In most of their range, bodies of water often freeze in winter and during this time, they will catch and eat prey as large as hares, rabbits and waterfowl.
5. The Blakinston’s fish owl is rarely far from water
These owls live exclusively in forests near river or lakes, where most of their prey are found. 5
6. Their favourite prey are pike, salmon and trout
Blakiston’s fish owls tend to prefer more fatty fish which provide more energy when eaten.
Fish that weigh even more than the owl itself are sometimes dragged to the shore so the owl doesn’t have to lift it out the water.
7. They spend large amounts of time on the ground
Either wading in the water shallows or searching for rodents under the snow, Blakiston’s fish owls are very comfortable walking in search of food. 6
8. Blakiston’s fish owls can even nest on the ground
Due to their huge frames, Blakiston’s fish owls tend to nest only in the largest trees in their habitat. Their nests are often found at a great height, sometimes 20 metres above the ground.
Although they can build rudimentary nests from twigs and branches, Blakiston’s fish owls prefer to nest in the cavities situated on top of dead or old-growth trees. In areas where minimal ground dwelling predators are found, these owls have also been observed nesting in large, fallen logs on the forest floor.
9. They are incredibly patient hunters
When perched on a tree, scanning the water for fish, the Blakiston’s fish owl may sometimes wait several hours before grabbing its prey. 7
10. Blakiston’s fish owls sometimes catch prey heavier than themselves
During icy conditions, these owls may catch hares and rabbits that weigh as much or more than they do.
11. They are less silent than other owl species when hunting
As they mainly hunt fish, Blakiston’s fish owls lack the soft, feathered wing ridges that usually make owl flight more silent. 8
12. Males and females usually stay together for life
Young Blakiston’s fish owls live a mostly solitary life until they mature and find a mate.
Blakiston’s fish owls are monogamous and breeding pairs synchronise their calls so that they can communicate even when out of sight. 9
13. They are excellent parents
Blakiston’s fish owls are hugely attentive parents and both the male and female help raise the chicks until they are fully independent. These birds only breed once every 2 or 3 years, commonly producing only one or two eggs during this time.
Females incubate the eggs and the chicks hatch at the onset of spring, when food is most abundant. Both parents hunt for the chicks until they leave the nest at around 2 months of age. However even when the chicks are fully independent, the parents allow them to remain in the territory until the chick finds a mate of its own.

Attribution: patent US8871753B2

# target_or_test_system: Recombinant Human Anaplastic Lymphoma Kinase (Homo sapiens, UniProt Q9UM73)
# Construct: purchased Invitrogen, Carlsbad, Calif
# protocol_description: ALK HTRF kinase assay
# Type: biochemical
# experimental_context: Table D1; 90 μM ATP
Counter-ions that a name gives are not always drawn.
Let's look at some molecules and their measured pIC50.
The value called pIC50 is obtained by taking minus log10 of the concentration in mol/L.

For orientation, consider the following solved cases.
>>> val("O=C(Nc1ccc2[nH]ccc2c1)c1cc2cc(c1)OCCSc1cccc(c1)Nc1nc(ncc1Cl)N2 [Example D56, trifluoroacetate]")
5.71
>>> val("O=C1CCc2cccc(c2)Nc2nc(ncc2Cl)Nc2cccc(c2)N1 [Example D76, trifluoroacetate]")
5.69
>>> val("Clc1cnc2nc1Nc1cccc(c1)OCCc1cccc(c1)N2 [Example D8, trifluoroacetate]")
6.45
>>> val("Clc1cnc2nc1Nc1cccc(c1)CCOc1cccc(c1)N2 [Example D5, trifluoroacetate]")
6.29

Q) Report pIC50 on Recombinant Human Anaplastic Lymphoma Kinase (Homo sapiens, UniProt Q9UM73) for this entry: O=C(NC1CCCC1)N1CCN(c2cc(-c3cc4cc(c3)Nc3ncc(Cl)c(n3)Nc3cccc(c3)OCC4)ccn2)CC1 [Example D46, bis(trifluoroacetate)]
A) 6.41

14. Blakinston’s fish owls mature slowly
They are relatively long-lived birds, surviving to over 20 years in the wild and breeding pairs that are undisturbed may stay together for life.
As their lifespan is quite long, these owls mature slowly and offspring sometimes remain in the area where they hatched for up to 18 months before becoming fully independent.
15. Areas where several Blakinston’s fish owls are found are usually in good ecological health
As they require clean rivers and undisturbed habitat, Blakiston’s fish owls are an indicator species and their presence indicates a healthy ecosystem and food chain.
Blakinston’s Fish Owl Fact-File Summary
Fact Sources & References
- Emily Silber (2015), “How Loggers Can Help Save the Endangered Fish Owl”, Audubon.
- Jonathan C. Slaght (2015), “Blakiston’s Fish-owl Bubo blakistoni and logging: Applying resource selection information to endangered species conservation in Russia”, Cambridge University Press.
- “Blakistons Fish Owls”, Wildlife Ecology.
- Keita Omote (2015), “Recent fragmentation of the endangered Blakiston’s fish owl (Bubo blakistoni) population on Hokkaido Island, Northern Japan, Revealed by Mitochondrial DNA and Microsatellite Analyses”, NIH.
- John P. Rafferty (1998), “fish owl”, Britannica.
- “Blakiston’s Fish-Owl”, eBird.
- (2021), “Blakiston’s Fish-Owl”, Bird Note.
- Erik Oien, “Bubo blakistoni Blakiston’s eagle-owl”, Animal Diversity Web.
- Deane Lewis (2020), “Blakiston’s Fish Owl – Bubo blakistoni”, The Owl Pages.